Draft Directive on Copyright in the Digital Single Market: a lost opportunity

Draft Directive on Copyright in the Digital Single Market: a lost opportunity

Press Release | Brussels, 14 September 2016

Draft Directive on Copyright in the Digital Single Market is a lost opportunity to make a real difference for Europe’s performers

Performers (actors, dancers, musicians…) in Europe stand united to express their disappointment today with respect to the very limited ambitions of the European Commission’s proposal for a Directive on “Copyright in the Digital Single Market”. Regretfully, articles 14-16 in TITLE IV, chapter 3 of the proposed Directive on “fair remuneration in contracts of authors and performers” do not properly address performers’ legitimate expectations regarding their remuneration for the distribution of their performances online.

Xavier Blanc, Secretary General of AEPO-ARTIS, partner of the FAIR INTERNET coalition said: “This is a lost opportunity for the European Commission to make a real difference for performers and to act in conformity with its official commitments. Regrettably, the Commission is not listening to the legitimate demands of the 500,000 European performers represented by the FAIR INTERNET coalition”.

Benoît Machuel, General Secretary of the International Federation of Musicians (FIM), said: “For the vast majority of performers, a mechanism to rebalance unfair contracts is simply not enough. What we need is a right for all performers to be paid each time a performance is used online on iTunes, Netflix or Spotify”.

A modernised, digital single market deserves better than marginal adjustments. Performers are at the root of creation. Depriving them of legitimate revenues cannot be an option.

Indeed, the transparency and contract adjustment mechanisms set out in articles 14-16 largely ignore the needs of the vast majority of performers. Today, a single fee for all uses and in all territories is what most of them receive after the signature of their contract. Only a very small minority receives royalties, which generally are low and non-transparent. Obviously, the references to a “significant contribution”, an “administrative burden [that] would be disproportionate to the revenues generated” or an “agreed remuneration disproportionately low compared to the subsequent revenues”, despite their staggering ambiguity, are primarily meant to provide for lead performers.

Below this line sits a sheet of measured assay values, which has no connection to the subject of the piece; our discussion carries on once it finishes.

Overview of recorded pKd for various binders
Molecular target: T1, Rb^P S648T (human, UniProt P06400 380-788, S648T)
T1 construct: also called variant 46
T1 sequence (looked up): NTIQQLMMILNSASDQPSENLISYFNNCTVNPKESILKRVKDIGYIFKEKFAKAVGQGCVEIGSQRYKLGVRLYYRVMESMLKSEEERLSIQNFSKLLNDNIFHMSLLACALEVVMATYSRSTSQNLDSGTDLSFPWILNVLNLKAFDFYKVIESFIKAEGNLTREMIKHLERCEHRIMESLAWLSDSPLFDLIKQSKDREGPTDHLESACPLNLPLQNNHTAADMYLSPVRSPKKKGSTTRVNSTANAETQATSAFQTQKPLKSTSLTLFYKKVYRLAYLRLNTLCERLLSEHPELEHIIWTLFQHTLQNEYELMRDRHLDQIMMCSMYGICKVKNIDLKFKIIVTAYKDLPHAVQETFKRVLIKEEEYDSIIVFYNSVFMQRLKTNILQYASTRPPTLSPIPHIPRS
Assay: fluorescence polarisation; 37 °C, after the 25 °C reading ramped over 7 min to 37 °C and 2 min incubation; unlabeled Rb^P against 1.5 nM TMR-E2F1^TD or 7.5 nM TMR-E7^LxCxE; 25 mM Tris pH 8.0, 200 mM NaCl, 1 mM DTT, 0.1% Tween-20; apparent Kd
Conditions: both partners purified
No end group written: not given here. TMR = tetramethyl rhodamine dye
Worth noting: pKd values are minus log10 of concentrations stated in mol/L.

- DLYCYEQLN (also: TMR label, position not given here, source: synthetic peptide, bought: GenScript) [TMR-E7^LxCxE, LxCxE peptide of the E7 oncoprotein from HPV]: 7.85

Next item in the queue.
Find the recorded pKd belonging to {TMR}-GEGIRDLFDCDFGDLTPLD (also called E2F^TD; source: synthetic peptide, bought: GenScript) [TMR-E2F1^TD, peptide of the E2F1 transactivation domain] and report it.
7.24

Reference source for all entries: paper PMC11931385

Even for the small minority of artists who could be eligible to benefit from articles 14-16, provided that the ambiguities in the text could be properly addressed, the proposed mechanism remains quite weak in its current wording, as it relies to a large extent on interpretation and national transposition. More generally, it is based on the wrong assumption that contractual remunerations are fair by default, leaving performers with the burden of proof and the obligation to go through complicated, long, costly and uncertain procedures in order to try and redress an imbalanced situation.

The FAIR INTERNET coalition calls once again on the European Parliament and the Council to ensure that performers receive a fair share of online revenues, through an unwaivable remuneration right for digital uses of their work, collected from users who make the performances available on demand and subject to mandatory collective management.

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